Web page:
What should you never have said

Ban messages: What parents should never say

"Well, don't feel like that!""It won't work anyway!", "Take an example from your brother!" - Parents keep slipping out such statements. But language can be very hurtful to children. Therefore, some sentences in family communication should be taboo.

According to the language expert Sybille Krämer, words can be just as hurtful as physical violence. "Linguistic injuries occur wherever feelings or unclear power relations are involved," says Krämer, philosopher with a focus on language and media at the Free University (FU) Berlin (retired). They are an everyday problem in many relationships.

Frustration and devaluation

There are different variants of the hurtful words: comparisons that devalue a child or direct attacks: "Take a look at your brother's good report card," says you have a bad report card, you are a failure in comparison. Sentences like "Man, how can you be so dumbfounded" and "That was typical again" directly devalue the child and frustrate them, they give them no chance to prove themselves, they are generalized and are not situation-related. "Words do not cause physical harm to the other person, but they can be used as a linguistic knife."

Banish these sentences:

  • "Then I don't love you anymore!"
  • "I told you that right away."
  • "It's your own fault!"
  • "You can't do that anyway"
  • "I do not want to see you!"
  • "I knew right away that you couldn't do that!"
  • "You will never become anything!"
  • "I do not understand you!"

Ban messages for life

If such sentences keep recurring, they can act like a curse, like a prophecy that fulfills itself. The psychotherapist Sabine Unger coined the term "ban message". Such a situation can be discouraging and deprived of self-confidence. Children also later blame themselves for failures. Or shy away from similar situations in order not to fail in the first place. Ban messages are motivational killers: Children are slowed down from reaching their full potential.

Such a spellbound child will not even make an effort if the result is already certain. "Linguistically, I've always been a nut," is the reason for the messed up English work. The darned thing about words is: They can hurt, but you can't see their scars, the effect slowly builds up and can become a life-long burden. Even if adults have refuted the statement as a false claim through their success in life, the ban remains. Especially when the message also contains the word "guilt", the little ones are burdened with a burden.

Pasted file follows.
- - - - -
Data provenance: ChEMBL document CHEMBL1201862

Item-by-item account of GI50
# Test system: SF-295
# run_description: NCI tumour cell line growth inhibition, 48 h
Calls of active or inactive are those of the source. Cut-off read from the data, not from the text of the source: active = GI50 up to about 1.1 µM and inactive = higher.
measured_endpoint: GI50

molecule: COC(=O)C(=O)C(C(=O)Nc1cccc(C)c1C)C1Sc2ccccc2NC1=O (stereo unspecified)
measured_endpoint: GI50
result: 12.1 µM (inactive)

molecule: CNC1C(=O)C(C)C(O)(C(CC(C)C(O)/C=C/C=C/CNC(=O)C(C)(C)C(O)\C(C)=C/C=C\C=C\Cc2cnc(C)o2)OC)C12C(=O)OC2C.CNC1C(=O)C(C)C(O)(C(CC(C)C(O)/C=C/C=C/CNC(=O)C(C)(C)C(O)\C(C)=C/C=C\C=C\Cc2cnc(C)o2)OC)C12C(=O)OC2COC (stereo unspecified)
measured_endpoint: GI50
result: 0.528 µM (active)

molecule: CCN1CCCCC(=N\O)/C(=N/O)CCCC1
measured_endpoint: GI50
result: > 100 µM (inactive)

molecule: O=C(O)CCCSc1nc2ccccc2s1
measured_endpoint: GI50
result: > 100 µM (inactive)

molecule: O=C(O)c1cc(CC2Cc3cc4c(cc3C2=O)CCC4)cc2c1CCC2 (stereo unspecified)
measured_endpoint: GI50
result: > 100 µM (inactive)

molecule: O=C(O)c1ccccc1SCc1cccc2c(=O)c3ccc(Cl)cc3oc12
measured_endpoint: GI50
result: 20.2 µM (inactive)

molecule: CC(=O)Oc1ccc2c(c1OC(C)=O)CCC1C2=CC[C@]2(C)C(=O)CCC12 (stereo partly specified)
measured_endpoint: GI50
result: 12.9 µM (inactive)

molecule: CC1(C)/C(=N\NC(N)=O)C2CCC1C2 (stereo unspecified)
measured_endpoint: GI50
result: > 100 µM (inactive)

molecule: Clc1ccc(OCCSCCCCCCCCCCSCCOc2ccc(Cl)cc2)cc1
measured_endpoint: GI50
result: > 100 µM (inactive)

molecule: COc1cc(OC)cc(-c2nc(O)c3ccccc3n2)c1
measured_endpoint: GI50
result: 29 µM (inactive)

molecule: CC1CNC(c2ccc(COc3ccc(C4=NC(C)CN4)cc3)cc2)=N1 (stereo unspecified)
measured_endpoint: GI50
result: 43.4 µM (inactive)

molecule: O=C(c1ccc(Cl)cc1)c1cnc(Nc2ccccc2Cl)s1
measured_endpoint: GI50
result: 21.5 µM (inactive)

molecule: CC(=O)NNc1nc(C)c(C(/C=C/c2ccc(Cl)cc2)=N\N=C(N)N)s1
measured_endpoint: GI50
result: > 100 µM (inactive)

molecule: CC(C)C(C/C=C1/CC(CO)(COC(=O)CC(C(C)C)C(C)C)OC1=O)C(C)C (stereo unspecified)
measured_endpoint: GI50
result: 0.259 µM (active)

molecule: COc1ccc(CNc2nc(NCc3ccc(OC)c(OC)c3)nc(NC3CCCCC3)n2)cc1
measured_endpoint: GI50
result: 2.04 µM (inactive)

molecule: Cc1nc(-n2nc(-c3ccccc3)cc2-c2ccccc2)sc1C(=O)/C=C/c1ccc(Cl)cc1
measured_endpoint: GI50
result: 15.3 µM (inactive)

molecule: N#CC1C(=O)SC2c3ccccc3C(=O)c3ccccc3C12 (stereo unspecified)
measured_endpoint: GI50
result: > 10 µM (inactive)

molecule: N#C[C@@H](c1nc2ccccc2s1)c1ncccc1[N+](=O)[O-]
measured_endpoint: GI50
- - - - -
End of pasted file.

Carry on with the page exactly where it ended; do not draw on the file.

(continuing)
Parents are always right?

Young children believe their parents what they say. It matters to them because parents explain the world. So when they verbally belittle the children, they are telling the truth. "You will never become anything, just look at yourself!", "You inherited the fact that you are a nut in math from mom" and "Dad's big nose" - which can hurt two people at the same time. Of course, nice, positive generalizations are also established, but unfortunately they are less common. Example: "You got the nice dimples from mom."

"Always" and "never" with a powerful effect

Small words sometimes have a big impact. "You never clean your room!" and "Do you have to be told that over and over again?" are standard sentences in the parent vocabulary. So why should a child tidy up or memorize something if their parents don't believe in it anyway? Children also encounter such statements outside of their parents' home: They are referred to as "crybugs" or they are threatened with "Then I am no longer your friend" - with this, for example, kindergarten children hurt their comrades.

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Make up for statements

Most of the time, these messages are used unknowingly or without malicious intent, often even to prevent harm from children ("Let me do this so that you don't hurt yourself."). Sometimes, out of anger or anger, parents slip through phrases on a bad day that they never really wanted to say.

If these exceptions remain, a mentally stable child who otherwise experiences a lot of love and affection can cope with it. An apology can also help or, for older children, an explanation of the situation. But: Explanations and apologies wear out if they are not used sparingly.

How to banish spell messages

  • Check which situations stimulate you to "ban messages".
  • Be positive!
  • Actively take up the situation: "Never tidy your room" becomes: "Come on, let's clean up together, let's see what we can rearrange!" Or from "Typical! You always spill the juice!" will: "Is the juice pack too big for your hands? Come on, let's pour it into a small jug with a handle!"
  • Check family communication: would you speak like this to friends, neighbors, and co-workers? Be specifically polite in the family - test the difference: Less stress, more friendliness!
  • Check the reasons for your messages. Do you transfer your own experiences, hopes and wishes to your child? Would you have wished for a musical child, but have a sporty one? Look for the individual talents of your child!
  • Are there any sentences that annoyed you from your parents and that you still carry around as ballast today?